Dr. Gabriel Fielding is a Senior Technical Staff member of the Entertainment Imaging division of Eastman Kodak Company in Rochester NY. He writes algorithms for image sequence enhancement, high-speed image analysis, and computational stereo vision. He has written software for a wide range of Kodak products including scanners and digital cameras. He was actively involved with the Image Interchange Format Committee at the Academy of Motion Picture Arts and Sciences in Hollywood, CA. Gabriel received his PhD from Drexel University in Philadelphia. His research interests include parallel and distributed algorithms for high-speed image processing, artificial intelligence, and consumer applications for stereo vision.
A huge number of movies and television shows are held in studio vaults and in television archives. With high-definition television and high-bandwidth connections to the home, there has never been more demand for bringing content out of storage and making it available to consumers. Old films have very high resolution and can be easily scanned and compressed for digital distribution. But before this can happen, minor imperfections such as scratches and dust need to be removed to meet rigorous image quality standards set by the studios and networks.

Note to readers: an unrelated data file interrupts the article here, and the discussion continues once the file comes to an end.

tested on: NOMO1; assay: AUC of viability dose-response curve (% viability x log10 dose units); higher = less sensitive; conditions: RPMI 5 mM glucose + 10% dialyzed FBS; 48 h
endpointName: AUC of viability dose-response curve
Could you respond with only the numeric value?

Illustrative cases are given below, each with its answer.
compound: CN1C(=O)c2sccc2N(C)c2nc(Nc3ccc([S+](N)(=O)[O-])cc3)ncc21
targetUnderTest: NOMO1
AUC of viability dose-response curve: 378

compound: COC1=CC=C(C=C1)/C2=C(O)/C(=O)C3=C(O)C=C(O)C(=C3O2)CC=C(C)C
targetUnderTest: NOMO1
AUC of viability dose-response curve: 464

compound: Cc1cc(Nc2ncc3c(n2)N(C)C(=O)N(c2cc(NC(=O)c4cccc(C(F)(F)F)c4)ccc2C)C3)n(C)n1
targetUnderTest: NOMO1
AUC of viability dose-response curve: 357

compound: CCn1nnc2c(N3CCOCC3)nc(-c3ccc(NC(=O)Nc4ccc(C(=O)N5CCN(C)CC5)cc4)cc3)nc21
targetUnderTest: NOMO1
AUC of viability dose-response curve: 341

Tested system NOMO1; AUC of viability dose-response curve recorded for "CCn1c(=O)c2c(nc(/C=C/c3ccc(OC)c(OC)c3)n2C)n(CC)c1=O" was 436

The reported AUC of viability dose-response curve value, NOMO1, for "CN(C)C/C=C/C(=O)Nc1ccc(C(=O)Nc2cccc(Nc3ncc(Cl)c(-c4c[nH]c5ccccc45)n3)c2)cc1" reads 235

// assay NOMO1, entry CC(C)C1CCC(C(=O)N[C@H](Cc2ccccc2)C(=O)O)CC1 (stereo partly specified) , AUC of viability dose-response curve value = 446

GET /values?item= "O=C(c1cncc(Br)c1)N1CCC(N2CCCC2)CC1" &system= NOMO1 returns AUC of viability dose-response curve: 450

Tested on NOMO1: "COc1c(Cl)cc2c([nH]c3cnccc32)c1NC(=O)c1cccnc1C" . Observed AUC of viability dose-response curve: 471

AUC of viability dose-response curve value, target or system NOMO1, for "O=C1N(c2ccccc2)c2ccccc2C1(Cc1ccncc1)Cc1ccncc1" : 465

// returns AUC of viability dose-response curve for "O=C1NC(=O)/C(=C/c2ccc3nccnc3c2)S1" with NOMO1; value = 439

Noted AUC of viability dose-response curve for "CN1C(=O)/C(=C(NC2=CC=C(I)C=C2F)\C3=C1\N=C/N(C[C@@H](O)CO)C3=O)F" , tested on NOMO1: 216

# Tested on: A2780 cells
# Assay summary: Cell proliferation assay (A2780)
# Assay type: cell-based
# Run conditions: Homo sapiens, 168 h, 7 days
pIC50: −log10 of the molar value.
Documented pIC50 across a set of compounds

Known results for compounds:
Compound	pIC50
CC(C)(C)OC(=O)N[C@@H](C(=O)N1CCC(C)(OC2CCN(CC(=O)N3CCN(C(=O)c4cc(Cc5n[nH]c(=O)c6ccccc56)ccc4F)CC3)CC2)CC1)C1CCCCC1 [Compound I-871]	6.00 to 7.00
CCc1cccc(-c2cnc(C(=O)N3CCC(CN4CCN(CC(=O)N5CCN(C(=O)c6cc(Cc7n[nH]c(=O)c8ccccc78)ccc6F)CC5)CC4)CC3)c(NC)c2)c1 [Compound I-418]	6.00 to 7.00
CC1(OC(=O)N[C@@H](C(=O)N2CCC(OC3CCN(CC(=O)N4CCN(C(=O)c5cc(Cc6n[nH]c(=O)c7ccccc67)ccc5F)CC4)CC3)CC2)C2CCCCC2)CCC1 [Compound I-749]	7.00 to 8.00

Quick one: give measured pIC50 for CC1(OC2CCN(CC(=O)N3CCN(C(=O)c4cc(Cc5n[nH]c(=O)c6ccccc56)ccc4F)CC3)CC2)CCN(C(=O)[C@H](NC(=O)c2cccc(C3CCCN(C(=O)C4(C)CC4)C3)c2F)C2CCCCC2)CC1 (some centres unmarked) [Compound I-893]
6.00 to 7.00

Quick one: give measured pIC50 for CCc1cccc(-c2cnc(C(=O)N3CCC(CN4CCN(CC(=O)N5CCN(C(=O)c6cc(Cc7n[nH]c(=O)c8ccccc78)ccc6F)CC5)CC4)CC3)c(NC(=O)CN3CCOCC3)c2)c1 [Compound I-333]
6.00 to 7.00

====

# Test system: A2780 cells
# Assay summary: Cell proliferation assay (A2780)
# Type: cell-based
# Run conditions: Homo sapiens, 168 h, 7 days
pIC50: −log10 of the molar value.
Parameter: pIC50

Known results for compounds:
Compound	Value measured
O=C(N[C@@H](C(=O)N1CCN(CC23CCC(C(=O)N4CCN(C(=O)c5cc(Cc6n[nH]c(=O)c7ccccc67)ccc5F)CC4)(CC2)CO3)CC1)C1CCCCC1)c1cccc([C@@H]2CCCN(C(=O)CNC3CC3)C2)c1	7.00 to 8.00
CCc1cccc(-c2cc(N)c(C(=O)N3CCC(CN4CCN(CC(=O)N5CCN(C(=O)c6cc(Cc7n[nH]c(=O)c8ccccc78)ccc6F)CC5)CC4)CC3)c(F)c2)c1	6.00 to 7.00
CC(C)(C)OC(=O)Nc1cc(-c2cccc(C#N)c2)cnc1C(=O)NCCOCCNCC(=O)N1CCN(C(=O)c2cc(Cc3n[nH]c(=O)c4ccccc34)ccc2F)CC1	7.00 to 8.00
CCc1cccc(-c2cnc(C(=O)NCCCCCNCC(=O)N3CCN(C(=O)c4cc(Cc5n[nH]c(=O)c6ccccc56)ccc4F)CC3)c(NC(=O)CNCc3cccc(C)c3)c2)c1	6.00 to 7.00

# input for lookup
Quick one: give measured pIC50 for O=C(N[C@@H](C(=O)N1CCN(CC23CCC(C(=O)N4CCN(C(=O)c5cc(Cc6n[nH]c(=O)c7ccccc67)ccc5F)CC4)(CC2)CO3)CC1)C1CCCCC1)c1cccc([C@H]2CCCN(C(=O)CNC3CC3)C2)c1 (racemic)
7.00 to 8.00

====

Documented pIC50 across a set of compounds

Film scanners equipped with infrared (IR) illumination and Kodak’s Digital ICE software can automatically detect and correct scratches and dust so they are invisible to even the most critical viewers. The Kodak Digital Ice software operates by analyzing the familiar red, green, and blue channels along with the extra IR channel to provide an accurate per-pixel defect matte. The defect matte is used to identify which pixels to adjust so that scratched pixels can be restored nearly to their original values.
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